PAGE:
roman millefiore brooch
roman millefiore brooch
roman millefiore brooch

72. Roman Millefiore Disc Brooch

C. 2nd - 3rd Century A.D.

Incredible and stunning are two words that are often used to describe this type of Roman disc brooch. Enamelled in the millefiori technique, with a chequer motif in blue and white glass rods between red glass panels, fused together into a bronze disc brooch. The result is an intricate pattern of checkerboards. Very rare. Roman 2nd - 3rd Century A.D. For an example of a chequer pattern enamelled disc brooch see Hattatt, 'Brooches of Antiquity', Oxford, 1987, fig. 1037, p. 171. Also see a very similar example from the Roman settlement in Bush Hill Park now in the museum of Enfeild.

Millefiore enameling was widely popular in Gaul and the Rhineland, where it was often used to decorate disk brooches and vessels. In this technique, the artist fuses together glass rods of different colors. The multicolored rods are then cut into cross sections, which are placed in a metal base and heated sufficiently for them to adhere. The result is an intricate pattern of checkerboards.

Condition: Wear around the rim of the disc, otherwise all the enameled glass cells are intact and in lovely condition. Pin missing as usual.

Dimensions: Dia. 2.8 cm.

Provenance: Ex. Don Lee collection UK, formed between 1950 - 2007.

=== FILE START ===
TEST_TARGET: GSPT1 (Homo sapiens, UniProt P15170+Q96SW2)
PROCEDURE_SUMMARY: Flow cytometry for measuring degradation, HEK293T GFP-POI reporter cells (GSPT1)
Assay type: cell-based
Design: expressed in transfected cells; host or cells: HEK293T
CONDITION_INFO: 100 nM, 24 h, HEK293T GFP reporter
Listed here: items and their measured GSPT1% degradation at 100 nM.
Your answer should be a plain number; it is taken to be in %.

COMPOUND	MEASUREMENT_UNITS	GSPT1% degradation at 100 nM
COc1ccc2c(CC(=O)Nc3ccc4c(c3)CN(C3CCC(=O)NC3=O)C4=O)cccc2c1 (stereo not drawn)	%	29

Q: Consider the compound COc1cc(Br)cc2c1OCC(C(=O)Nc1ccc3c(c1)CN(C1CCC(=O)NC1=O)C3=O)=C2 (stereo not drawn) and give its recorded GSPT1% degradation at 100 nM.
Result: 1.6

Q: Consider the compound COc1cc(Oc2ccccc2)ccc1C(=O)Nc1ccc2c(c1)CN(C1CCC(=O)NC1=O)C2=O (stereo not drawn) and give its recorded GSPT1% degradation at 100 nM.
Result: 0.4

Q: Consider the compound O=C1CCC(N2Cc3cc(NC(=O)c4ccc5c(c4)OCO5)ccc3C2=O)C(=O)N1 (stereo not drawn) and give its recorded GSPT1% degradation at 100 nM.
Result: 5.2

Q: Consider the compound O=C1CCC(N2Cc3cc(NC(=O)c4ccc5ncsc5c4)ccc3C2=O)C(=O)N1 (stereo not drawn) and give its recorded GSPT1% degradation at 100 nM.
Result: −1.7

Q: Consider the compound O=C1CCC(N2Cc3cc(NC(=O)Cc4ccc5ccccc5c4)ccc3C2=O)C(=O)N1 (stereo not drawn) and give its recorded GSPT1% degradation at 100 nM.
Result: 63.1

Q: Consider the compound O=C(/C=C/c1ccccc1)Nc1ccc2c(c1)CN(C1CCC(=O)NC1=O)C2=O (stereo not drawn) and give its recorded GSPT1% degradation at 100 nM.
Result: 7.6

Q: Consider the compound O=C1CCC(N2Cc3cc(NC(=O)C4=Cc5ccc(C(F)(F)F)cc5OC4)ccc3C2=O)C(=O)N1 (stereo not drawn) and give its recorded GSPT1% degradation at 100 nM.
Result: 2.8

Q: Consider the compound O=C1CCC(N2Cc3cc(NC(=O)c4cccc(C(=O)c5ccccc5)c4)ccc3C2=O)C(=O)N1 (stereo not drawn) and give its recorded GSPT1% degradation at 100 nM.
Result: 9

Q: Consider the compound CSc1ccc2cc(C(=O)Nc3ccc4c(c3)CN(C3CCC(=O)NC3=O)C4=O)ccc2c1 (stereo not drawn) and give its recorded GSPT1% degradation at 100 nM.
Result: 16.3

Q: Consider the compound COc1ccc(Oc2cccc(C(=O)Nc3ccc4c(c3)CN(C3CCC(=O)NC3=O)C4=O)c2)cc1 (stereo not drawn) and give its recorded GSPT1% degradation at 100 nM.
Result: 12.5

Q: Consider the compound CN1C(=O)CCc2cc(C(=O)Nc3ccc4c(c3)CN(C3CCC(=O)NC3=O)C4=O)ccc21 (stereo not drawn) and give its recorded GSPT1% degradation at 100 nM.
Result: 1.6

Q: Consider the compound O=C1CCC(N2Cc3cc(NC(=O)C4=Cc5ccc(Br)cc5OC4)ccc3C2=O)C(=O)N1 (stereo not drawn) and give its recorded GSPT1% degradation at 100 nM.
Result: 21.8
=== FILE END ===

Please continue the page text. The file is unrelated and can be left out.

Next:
Don Lee was a prolific collector of antiquities and coins. A former school teacher from London, Don made some remarkable finds himself, including a fabulously rare Wuneetton type gold thrymsa while 'mudlarking' on the banks of the river Thames at the age of 76! His collection spanned thousands of years from Stone Age axe heads to Roman glass and Viking brooches. His collection of coins and antiquities was auctioned in the summer of 2007.


Roman Brooches

Brooches are one of the most popular Roman antiquities for sale to collectors. They can all be dated due to changes in fashion and thus types of brooches through Roman history. In Britain, their appearance in the archaeological record allows us to trace the spread of the Roman army and culture after the invasion in 43 AD.

Pre-Roman Colchester type brooches continued to be used after the Romans arrived. These were made in one piece with the bow, spring and pin all fashioned from a single copper alloy casting. The Romans introduced new brooch types. The bow and pin mechanisms were made easier to produce by casting them separately. This method was taken up by local makers leading to new brooches like the Dolphin type, clearly based on the earlier Colchester models. Other common brooches of the conquest period included the Langton Down, Hod Hill and Aucissa brooch, (named after its maker).

In the later first century a variety of new brooch types arose called Plate brooches, and peaked during the second and third century. Where Bow brooches had a simple functional purpose, Plate brooches had a far more decorative role, in some ways resembling modern badges. It is therefore believed that they would have been worn by the wealthier parts of society who wore finer and more expensive clothing.

In the fourth and fifth centuries two primary brooch types were predominant: the Crossbow brooch and the Penannular brooch. The Crossbow brooch seems to be associated with status and persons of rank. Penannular brooches continued to be popular into the early medieval period.

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